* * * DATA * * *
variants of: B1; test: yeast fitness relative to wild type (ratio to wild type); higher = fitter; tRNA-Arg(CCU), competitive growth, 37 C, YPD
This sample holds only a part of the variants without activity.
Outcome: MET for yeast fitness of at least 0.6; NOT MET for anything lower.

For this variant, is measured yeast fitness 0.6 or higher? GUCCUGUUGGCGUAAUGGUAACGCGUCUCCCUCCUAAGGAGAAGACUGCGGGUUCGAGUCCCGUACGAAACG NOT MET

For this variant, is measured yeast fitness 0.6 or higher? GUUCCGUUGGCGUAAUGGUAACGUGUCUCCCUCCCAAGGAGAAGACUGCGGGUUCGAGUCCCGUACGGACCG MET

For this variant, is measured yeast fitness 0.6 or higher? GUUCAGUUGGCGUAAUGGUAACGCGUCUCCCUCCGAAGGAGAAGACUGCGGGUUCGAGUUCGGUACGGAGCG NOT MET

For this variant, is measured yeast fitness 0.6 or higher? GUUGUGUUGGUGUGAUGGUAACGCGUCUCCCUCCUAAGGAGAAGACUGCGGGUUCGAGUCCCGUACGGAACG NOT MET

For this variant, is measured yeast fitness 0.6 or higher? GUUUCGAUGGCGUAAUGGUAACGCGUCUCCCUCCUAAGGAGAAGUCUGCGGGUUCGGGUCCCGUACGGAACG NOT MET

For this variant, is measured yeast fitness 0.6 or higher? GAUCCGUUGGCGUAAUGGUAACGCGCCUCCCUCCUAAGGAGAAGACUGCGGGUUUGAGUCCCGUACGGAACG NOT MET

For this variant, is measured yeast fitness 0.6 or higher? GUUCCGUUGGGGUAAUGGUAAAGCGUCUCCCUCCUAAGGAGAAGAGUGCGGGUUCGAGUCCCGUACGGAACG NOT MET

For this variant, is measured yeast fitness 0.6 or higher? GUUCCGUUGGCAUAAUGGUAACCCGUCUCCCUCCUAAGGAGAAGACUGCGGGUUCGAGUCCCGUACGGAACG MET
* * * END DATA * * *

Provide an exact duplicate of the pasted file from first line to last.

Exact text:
variants of: B1; test: yeast fitness relative to wild type (ratio to wild type); higher = fitter; tRNA-Arg(CCU), competitive growth, 37 C, YPD
This sample holds only a part of the variants without activity.
Outcome: MET for yeast fitness of at least 0.6; NOT MET for anything lower.

For this variant, is measured yeast fitness 0.6 or higher? GUCCUGUUGGCGUAAUGGUAACGCGUCUCCCUCCUAAGGAGAAGACUGCGGGUUCGAGUCCCGUACGAAACG NOT MET

For this variant, is measured yeast fitness 0.6 or higher? GUUCCGUUGGCGUAAUGGUAACGUGUCUCCCUCCCAAGGAGAAGACUGCGGGUUCGAGUCCCGUACGGACCG MET

For this variant, is measured yeast fitness 0.6 or higher? GUUCAGUUGGCGUAAUGGUAACGCGUCUCCCUCCGAAGGAGAAGACUGCGGGUUCGAGUUCGGUACGGAGCG NOT MET

For this variant, is measured yeast fitness 0.6 or higher? GUUGUGUUGGUGUGAUGGUAACGCGUCUCCCUCCUAAGGAGAAGACUGCGGGUUCGAGUCCCGUACGGAACG NOT MET

For this variant, is measured yeast fitness 0.6 or higher? GUUUCGAUGGCGUAAUGGUAACGCGUCUCCCUCCUAAGGAGAAGUCUGCGGGUUCGGGUCCCGUACGGAACG NOT MET

For this variant, is measured yeast fitness 0.6 or higher? GAUCCGUUGGCGUAAUGGUAACGCGCCUCCCUCCUAAGGAGAAGACUGCGGGUUUGAGUCCCGUACGGAACG NOT MET

For this variant, is measured yeast fitness 0.6 or higher? GUUCCGUUGGGGUAAUGGUAAAGCGUCUCCCUCCUAAGGAGAAGAGUGCGGGUUCGAGUCCCGUACGGAACG NOT MET

For this variant, is measured yeast fitness 0.6 or higher? GUUCCGUUGGCAUAAUGGUAACCCGUCUCCCUCCUAAGGAGAAGACUGCGGGUUCGAGUCCCGUACGGAACG MET